“Interview” stars Steve Buscemi (Lonesome Jim, Fargo, and Reservoir Dogs) and Sienna Miller (Factory Girl, Casanova, Alfie) in a sexually charged film about media, truth, and celebrity. The movie plays like rush hour traffic on the 405 freeway on the worse of all possible days and in this scenario, the audience becomes lookie-loos drawn into one verbal collision after another.
Buscemi plays a respected political journalist assigned to interview pop diva and soap opera star Miller. He finds it beneath his dignity and their two worlds collided, he as serious political writer and she as superficial celebrity. He sits in a restaurant for an hour waiting for her and when she finally arrives, she complains about not getting her usual table. He becomes more irritable and makes it clear he hasn’t seen any of her work and doesn’t care to. To make matters worse, he is missing a searing White House scandal he should have been covering instead. The interview is a disaster lasting only ten minutes and they depart separately. However, Buscemi is involved in a taxi accident and Miller, walking home, takes him to her nearby loft to tend to his injuries.
For the next hour and a half, they verbally spar in a game of bumper tag, where egos are dented and then quickly patched with superficial silly putty. Liquor and coke are consumed lowering their inhibitions. They try to outmaneuver one another with head games. Soon dark secrets and long-hidden vulnerabilities emerge. This is a tour de force performance where Miller and Buscemi engage the audience’s interest and remain dynamic despite the long extended conversation. We are taken for a ride where truth and deception become blurred; where the movie plays more so in our minds than on the screen. While we wait for the big crash and burn scene, the story takes a strange twist at the end. Lies are told, a crime is confessed, and mix-ups create a terrifying revelation. As the end credits come up, we wonder what happened to these two people, more so what’s going to happen to them. Despite being unlikable, we still care and want more.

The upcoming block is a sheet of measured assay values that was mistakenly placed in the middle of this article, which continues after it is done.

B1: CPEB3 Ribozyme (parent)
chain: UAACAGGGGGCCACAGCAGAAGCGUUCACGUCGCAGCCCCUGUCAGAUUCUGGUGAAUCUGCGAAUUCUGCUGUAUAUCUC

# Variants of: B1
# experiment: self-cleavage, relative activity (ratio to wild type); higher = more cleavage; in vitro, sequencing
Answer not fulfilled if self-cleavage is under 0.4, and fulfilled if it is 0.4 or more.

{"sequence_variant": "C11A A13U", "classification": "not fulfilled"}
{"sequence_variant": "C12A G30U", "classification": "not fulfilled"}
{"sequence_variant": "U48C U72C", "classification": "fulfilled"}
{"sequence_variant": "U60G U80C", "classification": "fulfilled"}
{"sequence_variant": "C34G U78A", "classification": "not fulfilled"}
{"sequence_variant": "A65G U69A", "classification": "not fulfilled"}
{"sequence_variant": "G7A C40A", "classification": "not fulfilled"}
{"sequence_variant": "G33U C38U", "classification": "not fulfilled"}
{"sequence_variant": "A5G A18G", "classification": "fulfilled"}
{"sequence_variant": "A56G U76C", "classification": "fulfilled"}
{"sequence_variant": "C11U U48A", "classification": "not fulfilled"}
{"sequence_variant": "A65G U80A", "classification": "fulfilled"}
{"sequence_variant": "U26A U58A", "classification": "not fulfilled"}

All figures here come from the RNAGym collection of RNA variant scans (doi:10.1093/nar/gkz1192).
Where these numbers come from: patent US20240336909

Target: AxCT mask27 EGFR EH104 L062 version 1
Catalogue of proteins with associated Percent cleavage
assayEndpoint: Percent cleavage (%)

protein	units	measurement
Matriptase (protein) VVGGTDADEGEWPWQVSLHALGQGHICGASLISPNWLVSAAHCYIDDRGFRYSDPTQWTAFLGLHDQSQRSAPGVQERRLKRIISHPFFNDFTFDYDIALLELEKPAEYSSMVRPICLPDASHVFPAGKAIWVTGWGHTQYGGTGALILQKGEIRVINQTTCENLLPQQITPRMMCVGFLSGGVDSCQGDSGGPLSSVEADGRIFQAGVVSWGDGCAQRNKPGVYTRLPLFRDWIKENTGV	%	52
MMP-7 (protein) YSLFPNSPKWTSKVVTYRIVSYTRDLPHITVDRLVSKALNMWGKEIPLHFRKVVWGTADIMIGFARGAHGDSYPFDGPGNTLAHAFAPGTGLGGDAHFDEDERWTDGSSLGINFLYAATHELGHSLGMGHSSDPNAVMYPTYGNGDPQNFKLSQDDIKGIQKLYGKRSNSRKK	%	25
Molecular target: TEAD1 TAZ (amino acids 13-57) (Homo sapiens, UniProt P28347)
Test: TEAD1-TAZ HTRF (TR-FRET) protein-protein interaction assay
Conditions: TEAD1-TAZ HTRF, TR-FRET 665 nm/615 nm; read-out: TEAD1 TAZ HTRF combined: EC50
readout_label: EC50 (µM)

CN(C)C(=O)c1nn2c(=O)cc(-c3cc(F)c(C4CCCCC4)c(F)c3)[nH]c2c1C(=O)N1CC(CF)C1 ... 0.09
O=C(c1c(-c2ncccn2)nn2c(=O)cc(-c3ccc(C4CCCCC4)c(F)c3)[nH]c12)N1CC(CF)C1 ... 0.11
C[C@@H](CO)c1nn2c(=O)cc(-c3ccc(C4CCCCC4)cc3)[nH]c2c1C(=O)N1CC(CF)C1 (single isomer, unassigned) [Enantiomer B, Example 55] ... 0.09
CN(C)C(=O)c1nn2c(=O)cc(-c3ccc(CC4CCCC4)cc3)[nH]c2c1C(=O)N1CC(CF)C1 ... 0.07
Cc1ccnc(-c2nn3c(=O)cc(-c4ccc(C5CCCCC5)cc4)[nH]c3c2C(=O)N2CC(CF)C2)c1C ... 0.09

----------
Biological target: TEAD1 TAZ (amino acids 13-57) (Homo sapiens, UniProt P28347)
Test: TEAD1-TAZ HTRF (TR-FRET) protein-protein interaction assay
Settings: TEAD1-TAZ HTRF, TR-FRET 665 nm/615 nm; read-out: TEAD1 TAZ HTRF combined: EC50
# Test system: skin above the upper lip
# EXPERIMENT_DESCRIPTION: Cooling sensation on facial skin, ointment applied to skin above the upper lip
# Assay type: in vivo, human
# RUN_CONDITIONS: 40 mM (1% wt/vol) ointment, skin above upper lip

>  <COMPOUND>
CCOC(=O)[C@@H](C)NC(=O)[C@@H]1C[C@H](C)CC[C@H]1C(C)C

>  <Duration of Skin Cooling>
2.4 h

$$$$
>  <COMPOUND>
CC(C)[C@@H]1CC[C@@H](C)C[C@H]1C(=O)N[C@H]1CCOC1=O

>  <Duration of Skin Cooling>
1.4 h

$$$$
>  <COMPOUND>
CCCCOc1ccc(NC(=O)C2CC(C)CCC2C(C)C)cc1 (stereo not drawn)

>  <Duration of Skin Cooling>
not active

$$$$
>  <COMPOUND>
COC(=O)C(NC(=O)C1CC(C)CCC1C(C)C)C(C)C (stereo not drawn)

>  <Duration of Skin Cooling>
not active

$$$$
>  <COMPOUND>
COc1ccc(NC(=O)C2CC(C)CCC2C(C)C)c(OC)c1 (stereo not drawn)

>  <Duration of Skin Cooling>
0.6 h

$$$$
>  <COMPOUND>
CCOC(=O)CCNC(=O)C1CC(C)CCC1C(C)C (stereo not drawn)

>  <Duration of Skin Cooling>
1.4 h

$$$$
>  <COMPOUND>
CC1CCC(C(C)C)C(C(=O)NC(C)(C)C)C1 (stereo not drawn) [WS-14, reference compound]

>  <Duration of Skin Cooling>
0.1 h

CREDITS: The film, directed by Steve Buscemi, written by David Schechter and Steve Buscemi is based on Dutch director Theio Van Gogh’s film by the same name. Original script is by Theodor Hotman’s. Film stars Sienna Miller (Nominated Best Actress-Independent Spirit Awards), Tara Elders, David Schechter, Molly Griffith, and Jackson Loo, Philippe Vonlanthen, Wayne Wilcox, and Yan Xi.. Cinematographer: Evan Lurie, Editor: Kate William, Composer: Loren Weeks. 83 Minutes. Rated R. Available on DVD.